Theos-World Re: Old Diary Leaves and Henry S. Olcott
Mar 12, 2000 02:07 AM
by Daniel Caldwell
Dallas, you wrote in part:
> Note that it was HPB who had originally been
> instrumental in
> initiating him into the 2nd Section TS and was
> technically his
> TEACHER placed there by the Master, who had been
> present when
> Olcott and Judge took their PLEDGES in 1874 or 1875
> (this is my
> surmise -- no proof on it). Judge was his
> COMPANION, and by his
> work in resuscitating Theosophy in America had
> become HPB's
> trusted AGENT. Is should be noted that Olcott was
> also made an
> Agent by HPB to develop in India and Asia the same
> work that She
> and Judge were doing in Europe and America. But
> Olcott did
> nothing with it at all.
Dallas, I'm somewhat unclear as to what time period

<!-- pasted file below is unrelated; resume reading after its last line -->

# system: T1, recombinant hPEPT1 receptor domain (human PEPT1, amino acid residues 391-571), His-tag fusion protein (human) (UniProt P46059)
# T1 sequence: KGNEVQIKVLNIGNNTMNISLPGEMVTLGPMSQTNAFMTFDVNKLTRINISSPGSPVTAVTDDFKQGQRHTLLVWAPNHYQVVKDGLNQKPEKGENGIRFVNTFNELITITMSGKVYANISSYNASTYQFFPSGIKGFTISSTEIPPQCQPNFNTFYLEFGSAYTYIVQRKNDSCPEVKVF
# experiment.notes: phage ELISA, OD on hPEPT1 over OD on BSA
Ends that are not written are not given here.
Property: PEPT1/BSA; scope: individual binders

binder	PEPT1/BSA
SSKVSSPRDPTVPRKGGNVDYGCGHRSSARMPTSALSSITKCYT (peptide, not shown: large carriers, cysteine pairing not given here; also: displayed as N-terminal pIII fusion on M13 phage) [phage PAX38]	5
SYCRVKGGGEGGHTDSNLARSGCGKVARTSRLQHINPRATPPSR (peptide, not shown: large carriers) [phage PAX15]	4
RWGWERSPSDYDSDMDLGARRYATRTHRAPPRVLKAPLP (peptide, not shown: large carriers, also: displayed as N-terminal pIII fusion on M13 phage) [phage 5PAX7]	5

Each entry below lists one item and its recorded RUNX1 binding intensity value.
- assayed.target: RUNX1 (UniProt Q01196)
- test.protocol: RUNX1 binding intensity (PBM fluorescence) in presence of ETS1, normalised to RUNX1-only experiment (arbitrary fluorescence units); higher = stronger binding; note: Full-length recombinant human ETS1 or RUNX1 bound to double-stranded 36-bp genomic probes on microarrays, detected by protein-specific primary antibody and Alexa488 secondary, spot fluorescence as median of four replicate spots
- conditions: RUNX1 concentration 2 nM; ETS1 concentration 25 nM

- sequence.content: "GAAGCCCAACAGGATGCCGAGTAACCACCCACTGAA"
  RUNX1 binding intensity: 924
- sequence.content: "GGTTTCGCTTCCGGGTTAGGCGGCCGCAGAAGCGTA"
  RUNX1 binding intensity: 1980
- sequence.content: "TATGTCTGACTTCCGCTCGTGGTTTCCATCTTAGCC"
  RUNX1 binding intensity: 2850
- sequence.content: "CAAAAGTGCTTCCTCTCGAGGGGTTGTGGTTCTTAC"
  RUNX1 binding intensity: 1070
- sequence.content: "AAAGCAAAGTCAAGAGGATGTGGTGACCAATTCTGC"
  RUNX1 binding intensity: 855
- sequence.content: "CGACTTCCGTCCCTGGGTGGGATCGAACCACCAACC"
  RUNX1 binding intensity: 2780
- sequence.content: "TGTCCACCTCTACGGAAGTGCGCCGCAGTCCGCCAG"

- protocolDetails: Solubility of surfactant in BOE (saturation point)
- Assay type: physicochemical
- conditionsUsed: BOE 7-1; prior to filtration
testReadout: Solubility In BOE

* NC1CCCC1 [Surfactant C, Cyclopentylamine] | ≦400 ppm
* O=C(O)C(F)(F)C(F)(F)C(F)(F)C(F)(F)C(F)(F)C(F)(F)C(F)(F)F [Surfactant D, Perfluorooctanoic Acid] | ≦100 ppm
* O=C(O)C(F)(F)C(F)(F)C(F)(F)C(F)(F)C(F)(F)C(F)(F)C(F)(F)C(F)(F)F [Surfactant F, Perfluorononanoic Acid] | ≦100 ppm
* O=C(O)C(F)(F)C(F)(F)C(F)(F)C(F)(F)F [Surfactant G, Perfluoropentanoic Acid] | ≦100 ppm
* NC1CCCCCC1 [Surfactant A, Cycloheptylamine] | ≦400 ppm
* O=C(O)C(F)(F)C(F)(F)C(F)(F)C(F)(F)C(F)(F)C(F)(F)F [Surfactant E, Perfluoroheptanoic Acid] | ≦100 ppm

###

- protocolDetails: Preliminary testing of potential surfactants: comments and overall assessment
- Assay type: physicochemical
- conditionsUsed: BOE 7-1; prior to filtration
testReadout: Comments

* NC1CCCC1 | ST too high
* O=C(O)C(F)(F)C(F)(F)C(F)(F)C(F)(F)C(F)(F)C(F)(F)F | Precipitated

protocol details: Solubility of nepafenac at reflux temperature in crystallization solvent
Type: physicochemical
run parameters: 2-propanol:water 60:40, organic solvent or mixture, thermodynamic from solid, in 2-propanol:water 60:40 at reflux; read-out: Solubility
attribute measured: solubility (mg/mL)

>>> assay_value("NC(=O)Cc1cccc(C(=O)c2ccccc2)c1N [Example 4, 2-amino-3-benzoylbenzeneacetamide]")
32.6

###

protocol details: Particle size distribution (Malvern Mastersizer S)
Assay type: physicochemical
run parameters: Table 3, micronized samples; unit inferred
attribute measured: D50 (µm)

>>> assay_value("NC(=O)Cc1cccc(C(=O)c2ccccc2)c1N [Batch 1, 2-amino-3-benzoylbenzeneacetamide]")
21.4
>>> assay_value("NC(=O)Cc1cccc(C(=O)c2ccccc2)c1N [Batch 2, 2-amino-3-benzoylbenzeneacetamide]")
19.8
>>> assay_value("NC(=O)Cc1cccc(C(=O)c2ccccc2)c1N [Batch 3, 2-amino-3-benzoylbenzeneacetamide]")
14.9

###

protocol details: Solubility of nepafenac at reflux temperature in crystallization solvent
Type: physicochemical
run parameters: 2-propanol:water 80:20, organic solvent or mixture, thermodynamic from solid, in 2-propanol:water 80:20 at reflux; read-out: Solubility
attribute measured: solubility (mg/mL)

you are referring to above and what you mean when you
say "Olcott did nothing with it at all."
As far as I can tell, Olcott labored for the Masters
from 1874-1875 to his death in 1907, just as Master KH
(see below) said he would do.
Dallas, I find your estimation of Colonel Olcott's
service to the Masters, the Theosophical Society and
to Theosophy very ONE-SIDED, hence UNFAIR AND
Heaven knows, Olcott had his faults, weaknesses and
blind spots. And the Masters indeed reprimanded him
when needed. See their various letters.
BUT .... let us compare YOUR estimation of Olcott and
his work with what the Masters wrote in a positive
vein about Olcott.
Master Koot wrote among other things:
"Colonel Olcott is doubtless "out of time with the
feelings of English people" of both classes; but
nevertheless more in time with us than either. Him we
can trust under all circumstances, and his faithful
service is pledged to us come well, come ill. My dear
Brother, my voice is the echo of impartial justice.
Where can we find an equal devotion? He is one who
never questions, but obeys; who may make innumerable
mistakes out of excessive zeal but never is unwilling
to repair his fault even at the cost of the greatest
self-humiliation; who esteems the sacrifice of comfort
and even life something to be cheerfully risked
whenever necessary; who will eat any food, or even go